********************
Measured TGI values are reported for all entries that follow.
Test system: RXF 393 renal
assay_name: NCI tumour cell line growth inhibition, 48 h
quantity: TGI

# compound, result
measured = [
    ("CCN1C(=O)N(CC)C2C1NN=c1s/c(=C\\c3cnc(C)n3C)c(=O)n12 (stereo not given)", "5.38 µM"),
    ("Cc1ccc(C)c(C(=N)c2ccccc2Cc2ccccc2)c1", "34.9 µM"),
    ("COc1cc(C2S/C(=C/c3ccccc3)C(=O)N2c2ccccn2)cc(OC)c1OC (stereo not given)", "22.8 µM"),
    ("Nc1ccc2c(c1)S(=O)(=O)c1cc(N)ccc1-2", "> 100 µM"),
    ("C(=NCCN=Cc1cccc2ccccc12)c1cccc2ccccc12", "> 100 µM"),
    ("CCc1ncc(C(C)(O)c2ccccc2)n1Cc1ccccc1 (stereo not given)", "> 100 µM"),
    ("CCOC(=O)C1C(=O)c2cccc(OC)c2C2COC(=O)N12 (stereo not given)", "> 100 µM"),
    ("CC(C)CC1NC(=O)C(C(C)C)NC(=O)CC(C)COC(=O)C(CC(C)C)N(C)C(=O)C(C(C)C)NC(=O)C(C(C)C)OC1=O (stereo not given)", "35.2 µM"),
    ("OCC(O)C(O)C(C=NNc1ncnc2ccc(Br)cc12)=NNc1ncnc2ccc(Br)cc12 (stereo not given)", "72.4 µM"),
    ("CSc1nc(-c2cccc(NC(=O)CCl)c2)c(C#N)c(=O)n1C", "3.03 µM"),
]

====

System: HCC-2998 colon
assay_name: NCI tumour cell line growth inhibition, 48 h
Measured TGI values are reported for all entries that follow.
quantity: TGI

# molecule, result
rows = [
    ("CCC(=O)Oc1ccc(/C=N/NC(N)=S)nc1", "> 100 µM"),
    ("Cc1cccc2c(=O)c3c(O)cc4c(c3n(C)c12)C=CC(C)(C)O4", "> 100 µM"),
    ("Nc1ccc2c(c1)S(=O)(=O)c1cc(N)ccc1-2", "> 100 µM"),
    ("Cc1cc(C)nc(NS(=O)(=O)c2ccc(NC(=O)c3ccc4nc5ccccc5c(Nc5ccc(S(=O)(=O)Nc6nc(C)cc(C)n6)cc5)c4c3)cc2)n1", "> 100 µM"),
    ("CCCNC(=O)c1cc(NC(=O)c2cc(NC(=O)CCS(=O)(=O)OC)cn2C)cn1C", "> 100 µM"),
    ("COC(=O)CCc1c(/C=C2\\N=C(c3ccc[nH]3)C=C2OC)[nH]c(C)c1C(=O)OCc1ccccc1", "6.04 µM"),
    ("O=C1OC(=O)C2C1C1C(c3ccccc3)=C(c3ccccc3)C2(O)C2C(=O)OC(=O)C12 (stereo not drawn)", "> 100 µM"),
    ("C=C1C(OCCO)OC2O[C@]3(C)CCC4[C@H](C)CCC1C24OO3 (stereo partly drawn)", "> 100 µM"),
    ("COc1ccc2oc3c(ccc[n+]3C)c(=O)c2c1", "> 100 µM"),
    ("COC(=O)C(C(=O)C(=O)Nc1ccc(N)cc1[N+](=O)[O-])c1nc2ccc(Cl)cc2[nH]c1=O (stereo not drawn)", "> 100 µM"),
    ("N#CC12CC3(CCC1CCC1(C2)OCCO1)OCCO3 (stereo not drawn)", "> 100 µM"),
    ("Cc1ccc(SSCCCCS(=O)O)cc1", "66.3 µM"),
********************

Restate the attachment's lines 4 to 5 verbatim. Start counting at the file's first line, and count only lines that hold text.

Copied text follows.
quantity: TGI

# compound, result